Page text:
Categories of Special Interest
Architectural, Artistic, Historical, Social
In Use As
1850 - 1855
Detached U-plan Gothic Revival railway station, built 1852, having two-storey front with gable-fronted east end bay, south, elevation, single-storey with attic returns to each end at rear, flat-roofed one-bay two-storey block to west gable, one-bay single-storey block to east, and lean-to infill block between rear returns. Windows to gable-front set into slight projection with canopy. Pitched slate roofs, with carved limestone copings having moulded kneelers, cast-iron rainwater goods, with stout chimneystacks, one chamfered ashlar limestone with moulded coping and other red brick, and with cut limestone chimneystack to west block. Mono-pitched roof on metal bracket to toilet block at north elevation. Snecked cut limestone walls with stepped cut limestone plinth course to front elevation. Pseudo-four-centered arch window openings throughout except for paired pointed arch windows to ground floor of gable-front, all with chamfered cut limestone block-and-start surrounds, having quarry glazing, with pivoting upper glazing. Gable-fronted main entrance is flanked by windows and has chamfered cut limestone surround to shouldered pseudo-four centered opening, with carved limestone Dutch-style coping with moulded kneelers, timber battened double-leaf door and limestone threshold. Infill to north, trackside, elevation has snecked roughly-dressed limestone plinth wall, recent lattice glazing and recent timber battened door.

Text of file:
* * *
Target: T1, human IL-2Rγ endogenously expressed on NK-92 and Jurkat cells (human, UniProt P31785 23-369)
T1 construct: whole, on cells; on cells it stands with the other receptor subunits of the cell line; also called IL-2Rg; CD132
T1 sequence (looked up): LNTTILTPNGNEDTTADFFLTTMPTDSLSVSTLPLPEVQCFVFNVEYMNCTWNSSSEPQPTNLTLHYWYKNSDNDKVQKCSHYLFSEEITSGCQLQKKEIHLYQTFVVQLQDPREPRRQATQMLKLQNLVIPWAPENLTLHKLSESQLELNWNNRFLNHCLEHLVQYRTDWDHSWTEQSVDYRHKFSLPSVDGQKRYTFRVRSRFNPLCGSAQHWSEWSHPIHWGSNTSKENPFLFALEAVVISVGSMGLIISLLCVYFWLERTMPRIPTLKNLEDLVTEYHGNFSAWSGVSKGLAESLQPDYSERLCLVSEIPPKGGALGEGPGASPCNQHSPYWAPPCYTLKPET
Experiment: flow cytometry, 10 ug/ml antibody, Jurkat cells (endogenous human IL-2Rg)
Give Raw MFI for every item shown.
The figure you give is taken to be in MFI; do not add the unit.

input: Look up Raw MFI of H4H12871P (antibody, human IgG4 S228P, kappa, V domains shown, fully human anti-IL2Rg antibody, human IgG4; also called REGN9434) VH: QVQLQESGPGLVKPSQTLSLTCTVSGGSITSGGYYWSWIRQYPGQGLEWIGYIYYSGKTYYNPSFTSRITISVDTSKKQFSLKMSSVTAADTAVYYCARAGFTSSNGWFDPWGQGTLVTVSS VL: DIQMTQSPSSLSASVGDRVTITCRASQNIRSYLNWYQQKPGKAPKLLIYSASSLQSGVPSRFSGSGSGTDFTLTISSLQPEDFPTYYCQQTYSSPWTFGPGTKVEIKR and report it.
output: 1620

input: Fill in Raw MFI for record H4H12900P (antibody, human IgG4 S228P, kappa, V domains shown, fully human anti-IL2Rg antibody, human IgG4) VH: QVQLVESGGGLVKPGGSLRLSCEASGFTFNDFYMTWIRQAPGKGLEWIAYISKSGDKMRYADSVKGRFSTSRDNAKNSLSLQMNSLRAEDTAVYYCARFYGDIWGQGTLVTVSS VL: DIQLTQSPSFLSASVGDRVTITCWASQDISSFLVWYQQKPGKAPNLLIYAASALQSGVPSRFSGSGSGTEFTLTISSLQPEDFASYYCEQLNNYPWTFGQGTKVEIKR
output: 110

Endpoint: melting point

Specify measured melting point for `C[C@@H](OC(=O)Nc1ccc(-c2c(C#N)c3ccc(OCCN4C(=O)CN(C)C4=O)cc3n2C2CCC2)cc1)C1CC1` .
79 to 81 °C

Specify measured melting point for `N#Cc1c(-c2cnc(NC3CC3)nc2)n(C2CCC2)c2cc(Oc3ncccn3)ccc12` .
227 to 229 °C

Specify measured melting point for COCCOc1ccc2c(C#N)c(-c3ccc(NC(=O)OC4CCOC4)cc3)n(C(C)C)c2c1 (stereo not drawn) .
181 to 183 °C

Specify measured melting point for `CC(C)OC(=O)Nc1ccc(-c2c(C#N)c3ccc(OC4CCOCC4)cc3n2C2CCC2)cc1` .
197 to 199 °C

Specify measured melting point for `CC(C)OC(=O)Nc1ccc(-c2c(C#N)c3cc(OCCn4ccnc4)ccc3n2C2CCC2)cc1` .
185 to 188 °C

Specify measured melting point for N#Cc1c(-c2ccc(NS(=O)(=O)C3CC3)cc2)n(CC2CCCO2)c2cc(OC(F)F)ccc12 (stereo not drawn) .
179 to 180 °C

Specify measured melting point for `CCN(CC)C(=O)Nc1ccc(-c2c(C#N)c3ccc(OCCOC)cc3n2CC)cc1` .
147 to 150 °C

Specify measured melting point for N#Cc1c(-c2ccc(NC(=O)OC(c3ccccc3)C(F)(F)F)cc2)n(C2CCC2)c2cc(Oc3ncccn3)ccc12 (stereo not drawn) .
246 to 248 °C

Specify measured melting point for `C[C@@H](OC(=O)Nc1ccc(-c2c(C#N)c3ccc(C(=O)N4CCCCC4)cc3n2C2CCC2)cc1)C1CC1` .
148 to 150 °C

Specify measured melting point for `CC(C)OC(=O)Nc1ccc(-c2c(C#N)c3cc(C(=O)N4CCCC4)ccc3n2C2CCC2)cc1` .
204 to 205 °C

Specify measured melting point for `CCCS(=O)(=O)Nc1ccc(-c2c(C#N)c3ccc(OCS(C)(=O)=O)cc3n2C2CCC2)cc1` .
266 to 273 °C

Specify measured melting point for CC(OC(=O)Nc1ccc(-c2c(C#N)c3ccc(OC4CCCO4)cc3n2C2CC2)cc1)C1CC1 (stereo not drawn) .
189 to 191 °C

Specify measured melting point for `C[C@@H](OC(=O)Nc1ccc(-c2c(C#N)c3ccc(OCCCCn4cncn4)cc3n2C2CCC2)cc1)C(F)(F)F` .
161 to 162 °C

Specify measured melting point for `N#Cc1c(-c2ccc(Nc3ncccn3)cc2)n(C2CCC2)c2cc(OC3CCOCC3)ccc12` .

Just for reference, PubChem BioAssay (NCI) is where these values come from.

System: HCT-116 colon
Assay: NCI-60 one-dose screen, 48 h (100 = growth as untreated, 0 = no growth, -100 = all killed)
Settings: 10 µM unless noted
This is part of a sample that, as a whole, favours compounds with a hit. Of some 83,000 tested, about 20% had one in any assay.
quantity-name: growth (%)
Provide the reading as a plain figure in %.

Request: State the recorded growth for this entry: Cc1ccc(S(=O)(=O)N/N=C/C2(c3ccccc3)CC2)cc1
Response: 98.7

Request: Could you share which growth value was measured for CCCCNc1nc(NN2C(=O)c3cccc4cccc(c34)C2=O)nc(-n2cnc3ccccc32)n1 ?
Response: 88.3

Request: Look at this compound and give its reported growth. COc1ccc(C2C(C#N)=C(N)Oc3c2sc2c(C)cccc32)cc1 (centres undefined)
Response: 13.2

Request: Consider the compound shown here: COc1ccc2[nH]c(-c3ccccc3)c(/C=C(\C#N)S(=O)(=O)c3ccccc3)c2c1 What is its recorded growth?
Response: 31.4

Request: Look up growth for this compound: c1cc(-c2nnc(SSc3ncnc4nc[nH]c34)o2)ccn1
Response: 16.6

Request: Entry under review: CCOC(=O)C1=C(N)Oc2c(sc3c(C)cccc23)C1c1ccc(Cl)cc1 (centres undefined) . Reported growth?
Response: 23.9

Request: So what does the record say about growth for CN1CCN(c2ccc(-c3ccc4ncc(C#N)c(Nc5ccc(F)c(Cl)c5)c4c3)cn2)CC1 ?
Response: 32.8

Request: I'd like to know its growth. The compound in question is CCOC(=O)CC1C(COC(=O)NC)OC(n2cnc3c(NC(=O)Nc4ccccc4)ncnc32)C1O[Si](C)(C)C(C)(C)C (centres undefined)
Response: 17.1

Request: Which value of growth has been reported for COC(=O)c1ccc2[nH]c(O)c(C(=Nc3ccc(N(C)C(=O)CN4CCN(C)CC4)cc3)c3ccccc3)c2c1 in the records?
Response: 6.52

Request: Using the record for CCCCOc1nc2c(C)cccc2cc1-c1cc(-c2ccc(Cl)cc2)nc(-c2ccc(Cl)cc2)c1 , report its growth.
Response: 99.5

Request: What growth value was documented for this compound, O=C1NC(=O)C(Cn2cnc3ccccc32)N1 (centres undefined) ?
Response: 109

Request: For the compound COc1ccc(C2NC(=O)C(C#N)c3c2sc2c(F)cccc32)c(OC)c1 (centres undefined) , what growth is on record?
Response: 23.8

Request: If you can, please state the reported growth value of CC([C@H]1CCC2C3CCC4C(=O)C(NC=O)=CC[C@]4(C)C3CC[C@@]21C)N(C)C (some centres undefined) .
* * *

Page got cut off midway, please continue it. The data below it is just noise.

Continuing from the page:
Designed by W.G. Murray in 1851, while working for William Dargan, Cahir's railway station addresses its site cleverly in having a two-storey façade, with a single-storey to the elevated platform at the rear. The main elevation has an interesting play of surface texture between the cut stone and the quarry glazed windows, while the profile of the rear is dominated by the complex roof forms and tall, stout chimneystacks. This well-maintained building makes a significant artistic contribution to the architectural diversity of Cahir, and is one of a group of high-quality structures associated with this railway station.